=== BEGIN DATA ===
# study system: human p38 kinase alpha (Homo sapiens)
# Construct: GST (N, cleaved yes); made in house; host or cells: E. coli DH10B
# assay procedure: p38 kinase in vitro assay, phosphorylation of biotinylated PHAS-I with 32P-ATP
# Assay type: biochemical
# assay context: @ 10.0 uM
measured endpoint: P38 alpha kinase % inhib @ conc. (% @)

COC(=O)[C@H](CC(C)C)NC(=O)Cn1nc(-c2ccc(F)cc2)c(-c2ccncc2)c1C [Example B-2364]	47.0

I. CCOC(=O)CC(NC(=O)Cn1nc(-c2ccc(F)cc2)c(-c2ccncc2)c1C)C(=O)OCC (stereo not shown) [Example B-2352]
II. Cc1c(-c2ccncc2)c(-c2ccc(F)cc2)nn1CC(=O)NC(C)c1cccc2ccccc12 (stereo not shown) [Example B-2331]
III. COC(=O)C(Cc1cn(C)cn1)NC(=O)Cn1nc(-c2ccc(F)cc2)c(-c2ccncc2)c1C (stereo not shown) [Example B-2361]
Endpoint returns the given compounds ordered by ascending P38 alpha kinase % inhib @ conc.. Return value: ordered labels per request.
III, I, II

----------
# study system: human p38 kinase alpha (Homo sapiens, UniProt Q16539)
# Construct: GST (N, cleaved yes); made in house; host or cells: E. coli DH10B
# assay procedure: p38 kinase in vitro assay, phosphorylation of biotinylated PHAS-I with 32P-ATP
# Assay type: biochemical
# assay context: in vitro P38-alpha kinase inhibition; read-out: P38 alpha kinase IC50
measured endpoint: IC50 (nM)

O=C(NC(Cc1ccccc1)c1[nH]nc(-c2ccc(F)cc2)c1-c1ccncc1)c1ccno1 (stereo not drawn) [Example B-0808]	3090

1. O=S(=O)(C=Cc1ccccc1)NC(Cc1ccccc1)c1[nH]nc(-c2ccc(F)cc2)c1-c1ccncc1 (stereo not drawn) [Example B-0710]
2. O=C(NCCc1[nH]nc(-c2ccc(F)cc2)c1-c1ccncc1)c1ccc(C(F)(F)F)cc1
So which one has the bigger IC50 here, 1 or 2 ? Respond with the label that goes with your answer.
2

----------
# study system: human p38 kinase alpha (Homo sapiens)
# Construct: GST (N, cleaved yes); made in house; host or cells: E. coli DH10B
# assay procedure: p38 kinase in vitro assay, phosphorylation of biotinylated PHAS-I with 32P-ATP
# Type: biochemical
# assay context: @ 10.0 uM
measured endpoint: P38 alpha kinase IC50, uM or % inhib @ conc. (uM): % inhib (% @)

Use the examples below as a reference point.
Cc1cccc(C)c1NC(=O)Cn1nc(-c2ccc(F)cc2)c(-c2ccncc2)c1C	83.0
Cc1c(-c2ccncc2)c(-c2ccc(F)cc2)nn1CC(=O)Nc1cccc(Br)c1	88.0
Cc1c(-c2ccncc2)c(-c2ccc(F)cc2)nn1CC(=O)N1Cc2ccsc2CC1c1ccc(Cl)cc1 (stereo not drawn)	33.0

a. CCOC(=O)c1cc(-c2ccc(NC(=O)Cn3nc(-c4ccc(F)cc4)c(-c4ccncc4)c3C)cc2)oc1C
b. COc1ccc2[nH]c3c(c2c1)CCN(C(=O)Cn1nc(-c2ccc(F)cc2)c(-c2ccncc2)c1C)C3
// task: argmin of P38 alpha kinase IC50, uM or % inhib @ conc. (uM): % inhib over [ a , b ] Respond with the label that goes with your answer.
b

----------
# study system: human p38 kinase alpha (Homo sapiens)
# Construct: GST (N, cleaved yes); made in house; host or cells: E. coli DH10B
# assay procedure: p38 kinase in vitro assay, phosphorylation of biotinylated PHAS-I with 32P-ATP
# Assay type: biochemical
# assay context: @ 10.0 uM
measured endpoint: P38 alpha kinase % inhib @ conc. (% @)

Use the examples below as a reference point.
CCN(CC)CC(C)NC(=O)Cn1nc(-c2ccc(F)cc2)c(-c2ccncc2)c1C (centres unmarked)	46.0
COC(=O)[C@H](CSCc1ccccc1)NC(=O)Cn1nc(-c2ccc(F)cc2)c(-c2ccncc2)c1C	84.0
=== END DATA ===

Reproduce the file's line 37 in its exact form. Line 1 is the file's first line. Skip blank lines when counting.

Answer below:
b. COc1ccc2[nH]c3c(c2c1)CCN(C(=O)Cn1nc(-c2ccc(F)cc2)c(-c2ccncc2)c1C)C3